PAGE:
Employee awards are constructed to clearly set out certain rules and entitlements for employees.
The award rules specify the span of hours worked, the length of hours considered to be normal hours and what hours are consider overtime. Hourly rates, penalty rates ,weekend rates and allowances are also defined in an award.
However, when a payroll is prepared either manually or automatically there are other elements in the calculation which are not defined in most awards.
Some examples of these rules are rounding and grace times and they mostly come into play when your employees move from a manual time sheet system to an electronic time clock.
Typically, when an employee completes a manual time sheet they enter the exact start of the shift (even if they were a little late or early) and the exact finish and perhaps exact break times. By comparison, and electronic time clock records the exact time the employee clocks in and out over the course of the day and these clockings must be first adjusted by rounding and grace rules before the award rules are applied.
As an example, if an employee is rostered to a 7am start clocks in at 6:55 an adjustment must be made to round the clocking event to the start of the shift. Alternatively, if the employee clocks in and 7:08 then perhaps company policy may be to round the employee clockings to the nearest 15 minutes. Different rounding rules may need to be applied to each clocking event during the course of the day.
These rounding rules are unlikely to be written into any award so they must be clearly defined when you invest in an automated time and attendance system. Interestingly, these rules are rarely clear in any organisation or at least not applied in a consistent way.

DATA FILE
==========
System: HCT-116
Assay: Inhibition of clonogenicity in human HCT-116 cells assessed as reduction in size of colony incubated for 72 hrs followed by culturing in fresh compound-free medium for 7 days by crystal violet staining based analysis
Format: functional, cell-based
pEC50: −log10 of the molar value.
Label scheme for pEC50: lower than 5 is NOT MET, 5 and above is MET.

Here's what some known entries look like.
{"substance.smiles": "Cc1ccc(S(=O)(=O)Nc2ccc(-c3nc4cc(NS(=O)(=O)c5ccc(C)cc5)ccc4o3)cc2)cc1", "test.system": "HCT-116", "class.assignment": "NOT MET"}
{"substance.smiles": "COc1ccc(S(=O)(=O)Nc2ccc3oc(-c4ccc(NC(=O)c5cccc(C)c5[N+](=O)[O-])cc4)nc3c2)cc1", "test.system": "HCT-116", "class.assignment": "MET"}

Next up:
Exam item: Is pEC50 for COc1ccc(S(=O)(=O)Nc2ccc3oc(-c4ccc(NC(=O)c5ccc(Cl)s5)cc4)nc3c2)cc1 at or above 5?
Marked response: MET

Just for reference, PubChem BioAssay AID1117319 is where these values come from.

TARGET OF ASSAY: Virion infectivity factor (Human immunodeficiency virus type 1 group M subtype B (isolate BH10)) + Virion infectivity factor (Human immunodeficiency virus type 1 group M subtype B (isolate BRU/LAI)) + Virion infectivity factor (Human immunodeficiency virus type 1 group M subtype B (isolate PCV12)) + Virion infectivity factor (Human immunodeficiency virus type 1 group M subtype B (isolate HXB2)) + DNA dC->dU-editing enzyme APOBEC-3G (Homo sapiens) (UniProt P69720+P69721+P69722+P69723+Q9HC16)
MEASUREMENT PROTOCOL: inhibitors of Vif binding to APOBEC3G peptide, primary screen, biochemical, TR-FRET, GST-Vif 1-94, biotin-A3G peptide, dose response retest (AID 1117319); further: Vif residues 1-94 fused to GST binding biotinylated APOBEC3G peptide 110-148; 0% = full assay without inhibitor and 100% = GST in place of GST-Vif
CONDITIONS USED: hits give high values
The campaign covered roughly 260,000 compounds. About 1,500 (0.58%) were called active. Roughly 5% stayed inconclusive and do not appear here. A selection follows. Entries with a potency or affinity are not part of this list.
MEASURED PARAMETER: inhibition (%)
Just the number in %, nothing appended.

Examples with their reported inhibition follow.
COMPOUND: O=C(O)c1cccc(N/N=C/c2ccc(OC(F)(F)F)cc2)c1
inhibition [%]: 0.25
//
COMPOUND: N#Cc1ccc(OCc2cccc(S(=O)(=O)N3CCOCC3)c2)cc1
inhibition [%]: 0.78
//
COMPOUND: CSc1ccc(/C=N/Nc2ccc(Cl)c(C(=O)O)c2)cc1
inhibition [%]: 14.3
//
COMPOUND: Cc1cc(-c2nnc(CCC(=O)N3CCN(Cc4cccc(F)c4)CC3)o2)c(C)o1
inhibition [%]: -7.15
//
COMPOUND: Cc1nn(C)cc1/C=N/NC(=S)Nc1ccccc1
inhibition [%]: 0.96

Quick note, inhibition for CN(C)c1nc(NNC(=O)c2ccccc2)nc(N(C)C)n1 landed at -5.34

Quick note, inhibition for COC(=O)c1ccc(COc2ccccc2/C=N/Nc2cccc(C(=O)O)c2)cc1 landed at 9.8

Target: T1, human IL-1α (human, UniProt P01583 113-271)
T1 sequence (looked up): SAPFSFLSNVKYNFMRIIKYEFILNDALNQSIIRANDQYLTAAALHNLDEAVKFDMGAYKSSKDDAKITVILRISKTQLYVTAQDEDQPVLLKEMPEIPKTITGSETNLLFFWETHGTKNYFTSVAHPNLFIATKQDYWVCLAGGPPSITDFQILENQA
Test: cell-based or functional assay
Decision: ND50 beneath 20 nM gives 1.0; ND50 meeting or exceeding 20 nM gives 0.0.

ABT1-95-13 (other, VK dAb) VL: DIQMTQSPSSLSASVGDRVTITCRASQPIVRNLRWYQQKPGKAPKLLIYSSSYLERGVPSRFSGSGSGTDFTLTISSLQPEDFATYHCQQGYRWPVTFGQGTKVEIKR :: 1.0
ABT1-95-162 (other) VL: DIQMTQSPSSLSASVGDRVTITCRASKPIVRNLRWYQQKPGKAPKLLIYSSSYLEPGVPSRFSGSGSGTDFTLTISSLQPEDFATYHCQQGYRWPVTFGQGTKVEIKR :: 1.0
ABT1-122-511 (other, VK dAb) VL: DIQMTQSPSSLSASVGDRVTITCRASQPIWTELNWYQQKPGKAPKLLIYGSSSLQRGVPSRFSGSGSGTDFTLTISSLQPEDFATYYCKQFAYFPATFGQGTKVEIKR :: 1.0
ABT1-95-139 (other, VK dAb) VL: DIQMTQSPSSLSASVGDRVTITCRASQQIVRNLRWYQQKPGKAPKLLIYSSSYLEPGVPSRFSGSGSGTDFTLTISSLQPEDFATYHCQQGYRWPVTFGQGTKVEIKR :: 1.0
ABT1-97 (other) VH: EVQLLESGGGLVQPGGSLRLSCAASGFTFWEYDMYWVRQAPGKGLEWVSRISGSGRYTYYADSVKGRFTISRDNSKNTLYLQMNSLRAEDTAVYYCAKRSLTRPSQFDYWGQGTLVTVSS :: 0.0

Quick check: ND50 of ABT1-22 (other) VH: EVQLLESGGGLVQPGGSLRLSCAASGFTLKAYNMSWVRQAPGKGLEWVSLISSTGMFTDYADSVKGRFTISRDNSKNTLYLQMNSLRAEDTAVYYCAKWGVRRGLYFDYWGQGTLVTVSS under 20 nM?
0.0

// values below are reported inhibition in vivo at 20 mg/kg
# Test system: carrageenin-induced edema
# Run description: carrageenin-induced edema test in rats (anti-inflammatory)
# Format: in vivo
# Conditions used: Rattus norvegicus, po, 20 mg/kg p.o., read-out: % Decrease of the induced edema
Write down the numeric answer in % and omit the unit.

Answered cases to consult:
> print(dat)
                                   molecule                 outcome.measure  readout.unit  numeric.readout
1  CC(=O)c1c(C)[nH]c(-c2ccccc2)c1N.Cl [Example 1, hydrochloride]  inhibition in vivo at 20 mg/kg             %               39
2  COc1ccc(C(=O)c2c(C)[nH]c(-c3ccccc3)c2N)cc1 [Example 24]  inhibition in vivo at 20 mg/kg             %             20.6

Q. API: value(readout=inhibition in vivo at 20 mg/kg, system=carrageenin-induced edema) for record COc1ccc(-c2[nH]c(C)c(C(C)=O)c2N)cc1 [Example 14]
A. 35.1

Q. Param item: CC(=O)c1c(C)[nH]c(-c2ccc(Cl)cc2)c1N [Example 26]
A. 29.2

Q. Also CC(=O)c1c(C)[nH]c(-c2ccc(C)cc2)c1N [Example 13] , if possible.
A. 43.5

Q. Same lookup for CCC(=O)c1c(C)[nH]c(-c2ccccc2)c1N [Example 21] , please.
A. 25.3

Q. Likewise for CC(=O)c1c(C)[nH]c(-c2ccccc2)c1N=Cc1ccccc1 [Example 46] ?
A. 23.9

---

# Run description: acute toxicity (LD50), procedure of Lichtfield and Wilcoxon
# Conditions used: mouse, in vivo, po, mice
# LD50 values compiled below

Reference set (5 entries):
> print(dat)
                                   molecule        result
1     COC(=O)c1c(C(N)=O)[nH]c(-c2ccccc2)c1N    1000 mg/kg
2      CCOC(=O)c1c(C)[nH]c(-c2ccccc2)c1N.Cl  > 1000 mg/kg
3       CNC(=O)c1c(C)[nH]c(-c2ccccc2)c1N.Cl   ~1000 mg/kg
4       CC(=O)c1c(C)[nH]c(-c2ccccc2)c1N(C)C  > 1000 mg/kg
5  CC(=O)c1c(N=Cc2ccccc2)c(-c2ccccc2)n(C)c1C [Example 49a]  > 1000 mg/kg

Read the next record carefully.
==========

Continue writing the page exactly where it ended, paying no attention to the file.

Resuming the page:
If your company is considering a new time and attendance system the configuration of the awards will be based to some degree on the award, EBA or Workplace Agreement but also very much on the discretionary business rules you apply.
Another misconception in this area is the actual dollar rates that apply to employees. Time and attendance is based on producing payroll hours. That is a summary of hours in various different pay categories such as normal time, time and one half and double time along with perhaps time based penalties.Converting these payroll hours in their various categories is the job of your payroll software.
The message here is that when you introduce automated time and attendance you are going to have to take a close look at the rules you apply to employee working hours outside the definitions of the award.
If you require assistance with the transition from a manual attendance system to an automated system you can contact the Time & Attendance Consultant